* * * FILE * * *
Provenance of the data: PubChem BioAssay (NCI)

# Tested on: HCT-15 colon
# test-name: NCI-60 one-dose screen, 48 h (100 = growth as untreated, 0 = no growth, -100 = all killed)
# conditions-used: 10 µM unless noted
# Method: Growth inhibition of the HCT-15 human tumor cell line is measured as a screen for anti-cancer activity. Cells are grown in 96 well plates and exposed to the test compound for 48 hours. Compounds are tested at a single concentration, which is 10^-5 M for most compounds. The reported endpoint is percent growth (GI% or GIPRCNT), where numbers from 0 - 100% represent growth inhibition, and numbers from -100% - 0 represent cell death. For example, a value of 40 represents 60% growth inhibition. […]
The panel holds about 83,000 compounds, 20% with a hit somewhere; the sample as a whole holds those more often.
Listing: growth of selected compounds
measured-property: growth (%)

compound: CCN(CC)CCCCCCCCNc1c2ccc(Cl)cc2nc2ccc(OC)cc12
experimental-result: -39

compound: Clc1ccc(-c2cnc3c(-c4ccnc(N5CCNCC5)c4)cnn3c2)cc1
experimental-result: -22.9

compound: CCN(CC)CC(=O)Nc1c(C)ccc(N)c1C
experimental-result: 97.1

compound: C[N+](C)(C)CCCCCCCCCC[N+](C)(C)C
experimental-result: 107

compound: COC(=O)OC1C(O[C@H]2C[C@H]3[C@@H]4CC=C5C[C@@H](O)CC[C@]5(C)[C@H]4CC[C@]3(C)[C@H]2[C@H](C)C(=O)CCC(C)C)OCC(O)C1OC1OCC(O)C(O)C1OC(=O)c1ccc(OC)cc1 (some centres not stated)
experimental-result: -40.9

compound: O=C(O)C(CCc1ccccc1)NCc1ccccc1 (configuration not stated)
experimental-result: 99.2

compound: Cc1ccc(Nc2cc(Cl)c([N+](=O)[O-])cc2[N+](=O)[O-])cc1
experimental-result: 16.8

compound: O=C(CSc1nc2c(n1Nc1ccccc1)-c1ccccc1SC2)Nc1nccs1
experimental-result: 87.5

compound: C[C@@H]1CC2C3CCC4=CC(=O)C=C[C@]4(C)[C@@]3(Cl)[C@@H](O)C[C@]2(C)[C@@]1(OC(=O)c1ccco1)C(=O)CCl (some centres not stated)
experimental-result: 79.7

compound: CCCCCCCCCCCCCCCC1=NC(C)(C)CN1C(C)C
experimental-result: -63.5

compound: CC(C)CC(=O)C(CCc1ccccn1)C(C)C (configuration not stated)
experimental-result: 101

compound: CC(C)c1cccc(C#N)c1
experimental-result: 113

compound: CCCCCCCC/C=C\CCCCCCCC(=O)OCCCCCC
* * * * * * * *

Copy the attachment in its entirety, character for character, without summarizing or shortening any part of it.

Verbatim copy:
Provenance of the data: PubChem BioAssay (NCI)

# Tested on: HCT-15 colon
# test-name: NCI-60 one-dose screen, 48 h (100 = growth as untreated, 0 = no growth, -100 = all killed)
# conditions-used: 10 µM unless noted
# Method: Growth inhibition of the HCT-15 human tumor cell line is measured as a screen for anti-cancer activity. Cells are grown in 96 well plates and exposed to the test compound for 48 hours. Compounds are tested at a single concentration, which is 10^-5 M for most compounds. The reported endpoint is percent growth (GI% or GIPRCNT), where numbers from 0 - 100% represent growth inhibition, and numbers from -100% - 0 represent cell death. For example, a value of 40 represents 60% growth inhibition. […]
The panel holds about 83,000 compounds, 20% with a hit somewhere; the sample as a whole holds those more often.
Listing: growth of selected compounds
measured-property: growth (%)

compound: CCN(CC)CCCCCCCCNc1c2ccc(Cl)cc2nc2ccc(OC)cc12
experimental-result: -39

compound: Clc1ccc(-c2cnc3c(-c4ccnc(N5CCNCC5)c4)cnn3c2)cc1
experimental-result: -22.9

compound: CCN(CC)CC(=O)Nc1c(C)ccc(N)c1C
experimental-result: 97.1

compound: C[N+](C)(C)CCCCCCCCCC[N+](C)(C)C
experimental-result: 107

compound: COC(=O)OC1C(O[C@H]2C[C@H]3[C@@H]4CC=C5C[C@@H](O)CC[C@]5(C)[C@H]4CC[C@]3(C)[C@H]2[C@H](C)C(=O)CCC(C)C)OCC(O)C1OC1OCC(O)C(O)C1OC(=O)c1ccc(OC)cc1 (some centres not stated)
experimental-result: -40.9

compound: O=C(O)C(CCc1ccccc1)NCc1ccccc1 (configuration not stated)
experimental-result: 99.2

compound: Cc1ccc(Nc2cc(Cl)c([N+](=O)[O-])cc2[N+](=O)[O-])cc1
experimental-result: 16.8

compound: O=C(CSc1nc2c(n1Nc1ccccc1)-c1ccccc1SC2)Nc1nccs1
experimental-result: 87.5

compound: C[C@@H]1CC2C3CCC4=CC(=O)C=C[C@]4(C)[C@@]3(Cl)[C@@H](O)C[C@]2(C)[C@@]1(OC(=O)c1ccco1)C(=O)CCl (some centres not stated)
experimental-result: 79.7

compound: CCCCCCCCCCCCCCCC1=NC(C)(C)CN1C(C)C
experimental-result: -63.5

compound: CC(C)CC(=O)C(CCc1ccccn1)C(C)C (configuration not stated)
experimental-result: 101

compound: CC(C)c1cccc(C#N)c1
experimental-result: 113

compound: CCCCCCCC/C=C\CCCCCCCC(=O)OCCCCCC